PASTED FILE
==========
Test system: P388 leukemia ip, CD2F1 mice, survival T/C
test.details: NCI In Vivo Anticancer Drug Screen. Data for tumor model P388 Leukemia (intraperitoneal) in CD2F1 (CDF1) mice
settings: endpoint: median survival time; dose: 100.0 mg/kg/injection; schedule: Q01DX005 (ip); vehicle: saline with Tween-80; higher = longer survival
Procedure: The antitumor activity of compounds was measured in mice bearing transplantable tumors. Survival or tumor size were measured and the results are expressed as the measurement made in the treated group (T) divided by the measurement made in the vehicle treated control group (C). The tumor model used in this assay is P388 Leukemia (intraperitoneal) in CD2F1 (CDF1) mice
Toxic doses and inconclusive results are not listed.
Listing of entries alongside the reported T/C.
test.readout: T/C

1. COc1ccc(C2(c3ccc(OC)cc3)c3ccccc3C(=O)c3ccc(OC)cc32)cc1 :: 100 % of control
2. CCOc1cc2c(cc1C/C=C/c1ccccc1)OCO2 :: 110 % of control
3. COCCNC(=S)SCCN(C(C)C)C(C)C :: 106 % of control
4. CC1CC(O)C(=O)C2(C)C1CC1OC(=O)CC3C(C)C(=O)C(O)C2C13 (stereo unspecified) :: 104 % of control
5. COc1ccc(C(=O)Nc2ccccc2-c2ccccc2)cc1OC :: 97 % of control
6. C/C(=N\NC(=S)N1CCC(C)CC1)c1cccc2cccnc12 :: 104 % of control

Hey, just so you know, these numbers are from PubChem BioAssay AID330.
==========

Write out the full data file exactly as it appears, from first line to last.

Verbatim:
Test system: P388 leukemia ip, CD2F1 mice, survival T/C
test.details: NCI In Vivo Anticancer Drug Screen. Data for tumor model P388 Leukemia (intraperitoneal) in CD2F1 (CDF1) mice
settings: endpoint: median survival time; dose: 100.0 mg/kg/injection; schedule: Q01DX005 (ip); vehicle: saline with Tween-80; higher = longer survival
Procedure: The antitumor activity of compounds was measured in mice bearing transplantable tumors. Survival or tumor size were measured and the results are expressed as the measurement made in the treated group (T) divided by the measurement made in the vehicle treated control group (C). The tumor model used in this assay is P388 Leukemia (intraperitoneal) in CD2F1 (CDF1) mice
Toxic doses and inconclusive results are not listed.
Listing of entries alongside the reported T/C.
test.readout: T/C

1. COc1ccc(C2(c3ccc(OC)cc3)c3ccccc3C(=O)c3ccc(OC)cc32)cc1 :: 100 % of control
2. CCOc1cc2c(cc1C/C=C/c1ccccc1)OCO2 :: 110 % of control
3. COCCNC(=S)SCCN(C(C)C)C(C)C :: 106 % of control
4. CC1CC(O)C(=O)C2(C)C1CC1OC(=O)CC3C(C)C(=O)C(O)C2C13 (stereo unspecified) :: 104 % of control
5. COc1ccc(C(=O)Nc2ccccc2-c2ccccc2)cc1OC :: 97 % of control
6. C/C(=N\NC(=S)N1CCC(C)CC1)c1cccc2cccnc12 :: 104 % of control

Hey, just so you know, these numbers are from PubChem BioAssay AID330.